Larger sea fish and octopi will eat hermit crabs if they can find them. Fortunately, hermit crabs have a symbiotic relationship with sea anemones, which provides mutual benefits.
Land-based hermit crabs sometimes need to spend a little time in the water, and they’re at greater risk as they don’t forge symbiotic relationships with sea anemones.
Terrestrial hermit crabs spend around 20 minutes in the water daily to keep their gills moist, which is essential for breathing. Saltwater also sharpens the senses and allows bathing.
The hermit crabs will submerge underwater but stay close to the shore. The deeper underwater hermit crabs venture, the more predators they’ll encounter.
Although hermit crabs are decapod crustaceans, they’re not real crabs. So, a species like the Blue Crab is a natural enemy of the hermit crab.
Hermit crabs don’t eat each other unless they’re already dead. The same can’t be said of true crabs, which often share the same territory as hermit crabs.
A true crab will usually be larger and more antagonistic with powerful claws. The Blue Crab can crush a hermit crab shell instantly. Without protection, hermit crabs won’t survive for long.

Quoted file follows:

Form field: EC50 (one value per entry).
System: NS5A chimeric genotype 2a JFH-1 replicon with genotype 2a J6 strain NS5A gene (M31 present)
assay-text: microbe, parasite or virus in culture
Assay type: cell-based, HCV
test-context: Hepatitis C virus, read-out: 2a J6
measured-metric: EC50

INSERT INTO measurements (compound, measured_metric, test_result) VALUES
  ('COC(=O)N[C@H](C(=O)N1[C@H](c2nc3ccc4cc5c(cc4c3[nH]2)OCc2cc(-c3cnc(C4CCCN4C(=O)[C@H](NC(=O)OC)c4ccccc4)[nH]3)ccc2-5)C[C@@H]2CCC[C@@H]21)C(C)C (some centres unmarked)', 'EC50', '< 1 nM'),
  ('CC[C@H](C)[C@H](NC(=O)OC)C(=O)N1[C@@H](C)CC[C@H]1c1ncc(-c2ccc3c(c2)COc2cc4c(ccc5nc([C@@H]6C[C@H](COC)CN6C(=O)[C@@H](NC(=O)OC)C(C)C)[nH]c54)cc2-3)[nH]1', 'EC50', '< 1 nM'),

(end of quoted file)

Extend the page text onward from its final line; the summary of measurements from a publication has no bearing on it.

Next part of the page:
One of the main reasons that hermit crabs need a shell is to protect themselves from swooping birds. If hermit crabs leave their shell, they’re easy pickings for gulls or larger avian predators.
Birds are arguably the most dangerous enemies of all. Hermit crabs can’t defend themselves from an attack from above, as birds can swoop and grab them before they have time to respond.
Hermit crabs are careful about where and when they change shells. The time it takes to switch from one shell to another is all it takes for a bird to strike.
A bird may test the resilience of a shell but will likely fly away and look for food elsewhere if it’s too tough. However, brittle or damaged shells may encourage the bird to keep trying.
How Do Hermit Crabs Protect Themselves?
With danger lurking around every corner, hermit crabs rarely feel truly safe. Threats are lying in wait everywhere, which means that they need to quickly learn effective self-defense techniques.
The first step of this is joining a colony. Hermit crabs don’t live alone in the wild, despite their name. They form colonies of up to 100 members, as there’s safety in numbers.
If threatened, a hermit crab will defend itself. The Journal of Physiology stated that hermit crabs have a fight-or-flight response to danger.
Hermit crabs aren’t considered intelligent animals. They don’t have a brain, but they’re smart enough not to start fights they can’t win. Coupled with a docile nature, hermit crabs prefer to remain inconspicuous.